April 1, 2016

HEALTHY FATTY ACIDS

Omega-3 fatty acids are essential, which means that the body cannot produce them itself so they have to be a part of your diet. The exception is females in a fertile age, which have the ability to produce small amounts of omega-3 fatty acids. However, intake of omega-3 fatty acids through the diet is still recommended for females in this group.

Omega-3 is a collective term for a group of long-chained polyunsaturated fatty acids EPA and DHA. ALA is from plants can be converted to EPA and DHA in fish and many animals, this conversion in adult humans is less than 1% efficient.  In other words, since so little ALA can be converted to EPA and DHA in humans, it is important to get more of these nutrients through the things we eat; or if we can’t, through supplements.

Limited conversion of ALA to EPH/DHA is well documented.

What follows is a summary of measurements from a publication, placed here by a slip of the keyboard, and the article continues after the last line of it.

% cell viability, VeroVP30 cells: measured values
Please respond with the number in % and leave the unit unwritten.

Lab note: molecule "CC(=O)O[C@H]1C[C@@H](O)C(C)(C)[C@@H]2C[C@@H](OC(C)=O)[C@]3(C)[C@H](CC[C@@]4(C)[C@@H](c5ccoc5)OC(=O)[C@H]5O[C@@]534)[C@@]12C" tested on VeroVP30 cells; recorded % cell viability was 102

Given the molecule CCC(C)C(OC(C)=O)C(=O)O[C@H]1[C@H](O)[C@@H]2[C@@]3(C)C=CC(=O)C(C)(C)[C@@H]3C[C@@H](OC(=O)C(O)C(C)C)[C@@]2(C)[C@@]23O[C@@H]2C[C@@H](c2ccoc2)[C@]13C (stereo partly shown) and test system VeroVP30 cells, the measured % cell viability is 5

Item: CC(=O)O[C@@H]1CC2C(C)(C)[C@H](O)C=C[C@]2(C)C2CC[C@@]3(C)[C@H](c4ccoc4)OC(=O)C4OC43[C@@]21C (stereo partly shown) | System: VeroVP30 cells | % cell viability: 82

Following are the EFSA approved health claims for EPA and DHA (Commission Regulation (EU) 1924/2006 and 432/2012):

  • DHA and EPA contribute to the normal function of the heart (0.25 g per day)
  • DHA and EPA contribute to the maintenance of normal blood pressure (3 g per day)
  • DHA and EPA contribute to the maintenance of normal blood triglyceride levels (2 g per day)
  • DHA contributes to maintenance of normal blood triglycerid levels (2 g per day in combination with EPA)
  • DHA contributes to maintenance of normal brain function (0.25 g per day)
  • DHA contributes to the maintenance of normal vision (0.25 g per day)
  • DHA maternal intake contributes to the normal brain development of the foetus and breastfed infants (0.2 g DHA plus the daily reccomenden intake of omega-3 fatty acids (EPA+DHA for aduls which is 0.25 g per day).
  • DHA maternal intake contributes to the normal development of the eye of the fetus and breastfed infants (0.2 g DHA plus the daily recommended intake of omega-3 fatty acids (EPA+DHA) for adults which is 0.25 g per day).

If you want to take a closer look at the EU register of nutrition and health claims, click here.

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